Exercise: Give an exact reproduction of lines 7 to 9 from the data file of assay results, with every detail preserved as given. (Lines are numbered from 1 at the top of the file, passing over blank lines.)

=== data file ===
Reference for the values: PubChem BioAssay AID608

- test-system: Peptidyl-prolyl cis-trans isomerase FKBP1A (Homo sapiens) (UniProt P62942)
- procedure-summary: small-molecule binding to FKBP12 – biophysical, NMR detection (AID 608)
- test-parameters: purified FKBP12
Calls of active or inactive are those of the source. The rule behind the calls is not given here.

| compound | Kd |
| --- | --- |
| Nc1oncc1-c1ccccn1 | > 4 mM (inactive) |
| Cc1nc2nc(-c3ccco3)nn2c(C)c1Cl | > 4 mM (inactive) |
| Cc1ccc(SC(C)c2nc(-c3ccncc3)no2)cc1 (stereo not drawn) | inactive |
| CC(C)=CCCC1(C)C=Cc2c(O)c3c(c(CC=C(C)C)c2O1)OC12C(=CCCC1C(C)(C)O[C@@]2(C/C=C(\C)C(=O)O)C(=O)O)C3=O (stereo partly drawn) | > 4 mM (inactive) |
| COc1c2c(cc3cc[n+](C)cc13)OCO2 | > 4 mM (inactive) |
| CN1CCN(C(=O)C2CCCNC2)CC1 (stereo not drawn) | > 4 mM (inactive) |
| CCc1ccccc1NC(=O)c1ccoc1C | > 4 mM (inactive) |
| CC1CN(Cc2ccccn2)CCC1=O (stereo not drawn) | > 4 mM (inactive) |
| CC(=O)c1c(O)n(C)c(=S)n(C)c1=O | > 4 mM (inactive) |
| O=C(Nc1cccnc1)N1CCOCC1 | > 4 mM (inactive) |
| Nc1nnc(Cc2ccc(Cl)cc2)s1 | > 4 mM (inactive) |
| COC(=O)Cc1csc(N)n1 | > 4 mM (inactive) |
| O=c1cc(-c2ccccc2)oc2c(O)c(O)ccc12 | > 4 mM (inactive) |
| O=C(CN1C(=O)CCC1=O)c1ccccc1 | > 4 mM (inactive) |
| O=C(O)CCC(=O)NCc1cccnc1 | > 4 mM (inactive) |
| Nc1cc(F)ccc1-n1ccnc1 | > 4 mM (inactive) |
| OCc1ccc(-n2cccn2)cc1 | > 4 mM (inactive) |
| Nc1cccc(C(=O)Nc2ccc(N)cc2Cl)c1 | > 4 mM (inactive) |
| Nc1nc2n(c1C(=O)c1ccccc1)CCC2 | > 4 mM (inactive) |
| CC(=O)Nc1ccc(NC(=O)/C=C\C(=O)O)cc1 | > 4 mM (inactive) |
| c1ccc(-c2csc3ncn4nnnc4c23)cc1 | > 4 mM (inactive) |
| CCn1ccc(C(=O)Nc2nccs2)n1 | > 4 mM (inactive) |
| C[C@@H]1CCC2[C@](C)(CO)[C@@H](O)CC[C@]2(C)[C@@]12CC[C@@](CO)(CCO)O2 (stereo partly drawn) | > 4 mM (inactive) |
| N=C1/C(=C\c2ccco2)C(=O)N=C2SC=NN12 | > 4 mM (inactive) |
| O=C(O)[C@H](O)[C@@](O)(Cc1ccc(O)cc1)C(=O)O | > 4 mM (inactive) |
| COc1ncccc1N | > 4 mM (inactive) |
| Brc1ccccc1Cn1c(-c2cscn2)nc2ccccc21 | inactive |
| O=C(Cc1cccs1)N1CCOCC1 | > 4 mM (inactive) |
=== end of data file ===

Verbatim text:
| --- | --- |
| Nc1oncc1-c1ccccn1 | > 4 mM (inactive) |
| Cc1nc2nc(-c3ccco3)nn2c(C)c1Cl | > 4 mM (inactive) |